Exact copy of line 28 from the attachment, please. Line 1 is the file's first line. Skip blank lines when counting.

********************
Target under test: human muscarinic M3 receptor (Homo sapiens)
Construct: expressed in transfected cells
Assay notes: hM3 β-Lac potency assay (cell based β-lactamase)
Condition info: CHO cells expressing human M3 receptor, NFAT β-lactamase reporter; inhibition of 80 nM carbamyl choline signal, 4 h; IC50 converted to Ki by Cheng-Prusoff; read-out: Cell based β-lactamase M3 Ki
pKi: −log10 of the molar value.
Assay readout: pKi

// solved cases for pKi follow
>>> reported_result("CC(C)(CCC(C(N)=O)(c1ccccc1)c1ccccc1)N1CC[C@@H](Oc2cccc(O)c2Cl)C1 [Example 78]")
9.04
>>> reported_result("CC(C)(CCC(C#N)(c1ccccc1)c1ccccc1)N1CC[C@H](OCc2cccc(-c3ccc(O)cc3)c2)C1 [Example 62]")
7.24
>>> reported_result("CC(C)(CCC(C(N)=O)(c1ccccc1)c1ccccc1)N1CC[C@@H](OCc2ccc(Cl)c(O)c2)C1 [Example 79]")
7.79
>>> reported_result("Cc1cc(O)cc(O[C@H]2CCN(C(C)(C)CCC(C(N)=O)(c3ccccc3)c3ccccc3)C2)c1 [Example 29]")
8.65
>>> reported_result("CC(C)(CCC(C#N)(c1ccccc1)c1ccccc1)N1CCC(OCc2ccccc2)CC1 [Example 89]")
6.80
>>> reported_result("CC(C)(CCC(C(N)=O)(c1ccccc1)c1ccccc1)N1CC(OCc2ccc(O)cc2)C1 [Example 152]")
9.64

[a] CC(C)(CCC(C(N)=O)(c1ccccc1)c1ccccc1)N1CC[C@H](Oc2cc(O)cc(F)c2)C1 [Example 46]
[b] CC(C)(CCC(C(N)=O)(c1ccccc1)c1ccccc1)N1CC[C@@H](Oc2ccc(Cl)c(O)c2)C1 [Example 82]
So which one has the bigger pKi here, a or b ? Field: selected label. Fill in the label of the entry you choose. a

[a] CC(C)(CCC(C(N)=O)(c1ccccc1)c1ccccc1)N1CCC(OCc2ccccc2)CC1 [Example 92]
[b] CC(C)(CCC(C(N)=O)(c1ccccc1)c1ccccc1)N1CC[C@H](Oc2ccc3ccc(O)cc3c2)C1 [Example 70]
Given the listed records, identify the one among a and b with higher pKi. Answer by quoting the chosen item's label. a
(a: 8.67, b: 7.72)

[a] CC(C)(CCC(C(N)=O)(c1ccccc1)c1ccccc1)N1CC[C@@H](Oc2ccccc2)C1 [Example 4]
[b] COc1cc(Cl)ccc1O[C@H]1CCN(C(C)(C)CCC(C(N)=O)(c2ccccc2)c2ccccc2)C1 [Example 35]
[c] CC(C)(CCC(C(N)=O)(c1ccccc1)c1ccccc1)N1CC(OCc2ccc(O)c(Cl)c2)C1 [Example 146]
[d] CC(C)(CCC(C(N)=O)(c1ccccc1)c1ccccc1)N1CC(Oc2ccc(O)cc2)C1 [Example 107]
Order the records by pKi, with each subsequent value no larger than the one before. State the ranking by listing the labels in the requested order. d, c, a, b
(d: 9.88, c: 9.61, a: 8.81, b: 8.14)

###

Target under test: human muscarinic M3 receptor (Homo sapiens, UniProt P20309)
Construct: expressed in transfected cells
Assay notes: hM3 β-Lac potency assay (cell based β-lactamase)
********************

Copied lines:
[b] COc1cc(Cl)ccc1O[C@H]1CCN(C(C)(C)CCC(C(N)=O)(c2ccccc2)c2ccccc2)C1 [Example 35]